and collecting the relevant from the irrelevant in the sea of sociopolitical
experience. This prevents the never ending process of compulsive fact
accumulation that results in impressively huge but depressingly meaningless
filing silos of data. Refined and rigorously developed theories also stand
as repositories of ordered fact. They have been repeatedly measured against
relevant data and these data then stand in at least this systematized
arrangement. In this role, theory functions preeminently as a filtering
Second, theory building necessitates conceptual and methodological clarity.
The theoretician is forced to rethink many of his basic concepts, assumplions.and
hypotheses. The process of reworking and recasting verbal theories is
essential for infusing rigor and precision into the theorizing process.
This enterprise involves "clarifying concepts, eliminating or consolidating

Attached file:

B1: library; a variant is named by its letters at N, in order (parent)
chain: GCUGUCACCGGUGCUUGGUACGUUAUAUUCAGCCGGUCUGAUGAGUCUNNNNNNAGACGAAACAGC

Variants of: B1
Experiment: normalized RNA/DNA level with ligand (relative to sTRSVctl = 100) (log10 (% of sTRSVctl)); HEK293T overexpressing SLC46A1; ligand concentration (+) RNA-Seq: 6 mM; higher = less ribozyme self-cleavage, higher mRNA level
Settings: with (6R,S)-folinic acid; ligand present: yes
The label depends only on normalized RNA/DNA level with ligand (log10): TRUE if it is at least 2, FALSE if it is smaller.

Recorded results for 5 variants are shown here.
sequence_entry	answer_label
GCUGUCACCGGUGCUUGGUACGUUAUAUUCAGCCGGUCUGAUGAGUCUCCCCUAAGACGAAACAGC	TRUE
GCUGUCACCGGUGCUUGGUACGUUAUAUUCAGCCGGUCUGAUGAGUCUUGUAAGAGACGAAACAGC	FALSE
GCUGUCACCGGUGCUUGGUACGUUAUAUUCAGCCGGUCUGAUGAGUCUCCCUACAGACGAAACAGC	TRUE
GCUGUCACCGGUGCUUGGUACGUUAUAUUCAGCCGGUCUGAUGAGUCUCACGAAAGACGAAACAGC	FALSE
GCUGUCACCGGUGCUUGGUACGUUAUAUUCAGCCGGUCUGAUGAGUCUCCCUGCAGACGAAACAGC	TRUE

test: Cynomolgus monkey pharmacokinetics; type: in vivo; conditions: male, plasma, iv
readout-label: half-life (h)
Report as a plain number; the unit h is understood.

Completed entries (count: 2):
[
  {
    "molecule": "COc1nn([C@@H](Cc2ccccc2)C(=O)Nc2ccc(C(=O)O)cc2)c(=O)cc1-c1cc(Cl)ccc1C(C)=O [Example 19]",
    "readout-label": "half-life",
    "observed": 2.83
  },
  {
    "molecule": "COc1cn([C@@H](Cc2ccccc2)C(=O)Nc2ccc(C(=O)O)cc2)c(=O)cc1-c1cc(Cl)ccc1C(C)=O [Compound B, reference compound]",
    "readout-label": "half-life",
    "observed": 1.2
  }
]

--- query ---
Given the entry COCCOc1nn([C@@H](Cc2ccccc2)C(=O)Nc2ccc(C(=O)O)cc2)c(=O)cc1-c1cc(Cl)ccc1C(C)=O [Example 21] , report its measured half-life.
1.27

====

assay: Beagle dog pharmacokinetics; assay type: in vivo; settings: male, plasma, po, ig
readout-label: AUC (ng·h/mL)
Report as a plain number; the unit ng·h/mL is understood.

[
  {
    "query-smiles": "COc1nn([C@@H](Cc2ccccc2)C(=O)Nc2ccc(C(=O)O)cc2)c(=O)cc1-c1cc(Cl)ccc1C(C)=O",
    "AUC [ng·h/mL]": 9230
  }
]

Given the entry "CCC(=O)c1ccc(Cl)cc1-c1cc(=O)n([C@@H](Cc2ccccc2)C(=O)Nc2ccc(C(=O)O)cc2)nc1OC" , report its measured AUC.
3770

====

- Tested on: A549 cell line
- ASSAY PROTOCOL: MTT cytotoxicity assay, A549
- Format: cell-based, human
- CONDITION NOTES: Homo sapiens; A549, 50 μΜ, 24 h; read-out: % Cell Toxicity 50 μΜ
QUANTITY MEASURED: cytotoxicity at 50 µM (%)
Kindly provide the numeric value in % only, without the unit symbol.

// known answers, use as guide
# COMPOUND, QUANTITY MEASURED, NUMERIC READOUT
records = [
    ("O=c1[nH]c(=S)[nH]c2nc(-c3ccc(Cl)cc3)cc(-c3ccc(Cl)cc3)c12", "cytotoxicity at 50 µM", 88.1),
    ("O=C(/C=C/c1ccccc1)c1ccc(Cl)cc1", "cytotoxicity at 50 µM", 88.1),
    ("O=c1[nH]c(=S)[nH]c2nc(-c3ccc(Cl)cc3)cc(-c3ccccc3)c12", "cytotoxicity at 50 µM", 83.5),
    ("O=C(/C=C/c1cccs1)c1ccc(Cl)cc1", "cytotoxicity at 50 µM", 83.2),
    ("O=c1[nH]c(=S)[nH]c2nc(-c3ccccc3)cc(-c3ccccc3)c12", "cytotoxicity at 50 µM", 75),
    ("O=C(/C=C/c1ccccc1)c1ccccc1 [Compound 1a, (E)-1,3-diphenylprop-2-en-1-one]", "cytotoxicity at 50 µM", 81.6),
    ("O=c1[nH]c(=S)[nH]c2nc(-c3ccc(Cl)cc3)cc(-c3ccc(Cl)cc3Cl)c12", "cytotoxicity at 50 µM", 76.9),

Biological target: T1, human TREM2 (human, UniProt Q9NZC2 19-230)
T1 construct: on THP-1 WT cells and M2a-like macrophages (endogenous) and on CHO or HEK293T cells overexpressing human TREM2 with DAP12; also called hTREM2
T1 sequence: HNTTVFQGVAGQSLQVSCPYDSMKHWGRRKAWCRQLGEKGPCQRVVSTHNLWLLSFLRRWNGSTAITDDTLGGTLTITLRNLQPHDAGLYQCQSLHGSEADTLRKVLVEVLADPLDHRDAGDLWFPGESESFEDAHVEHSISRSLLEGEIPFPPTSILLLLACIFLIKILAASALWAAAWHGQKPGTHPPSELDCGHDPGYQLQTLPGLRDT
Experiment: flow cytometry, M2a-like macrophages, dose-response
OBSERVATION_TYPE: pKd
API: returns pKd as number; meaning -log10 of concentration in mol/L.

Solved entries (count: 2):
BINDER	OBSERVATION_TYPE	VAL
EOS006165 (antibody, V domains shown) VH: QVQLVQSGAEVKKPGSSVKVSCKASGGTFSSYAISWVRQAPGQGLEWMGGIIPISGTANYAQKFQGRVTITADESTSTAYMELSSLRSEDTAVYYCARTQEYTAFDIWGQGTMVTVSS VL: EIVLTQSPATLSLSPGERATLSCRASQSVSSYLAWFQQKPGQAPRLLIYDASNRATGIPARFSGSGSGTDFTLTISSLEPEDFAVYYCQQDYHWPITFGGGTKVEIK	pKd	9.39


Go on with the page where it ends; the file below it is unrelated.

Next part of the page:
variables, translating existing verbal theories
into common languages,
searching the literature for propositions, and looking for implicit assumptions
connecting the major propositions in important theoretical works."101
This process of reexamination and clarification not only contributes to
sounder theory, but also heightens communication and understanding between
various theorists working with similar concepts and addressing similar
The third advantage of theory is its relational stress which marks its
special significance to comparative analysis. Theory always draws relations,
builds connections, and states linkages. Facts and events are intertwined
and interrelated. Comparative politics is fundamentally a study that relates
patterns and processes that occur within two or more political contexts.
The theorizing process is the most profound and systematic way of proceeding
in this kind of study. Generalizations are essentially multicontextual,
and their construction is what has come to transform configurative -descriptive
political study into comparative political study.
Closely related to this third function of theory is the ability of theory
to transcend particular time and spatial limitations. Analysis is not
confined to describing and explaining one event in and of itself as it
has occurred at one time and in one place. Instead, this event is viewed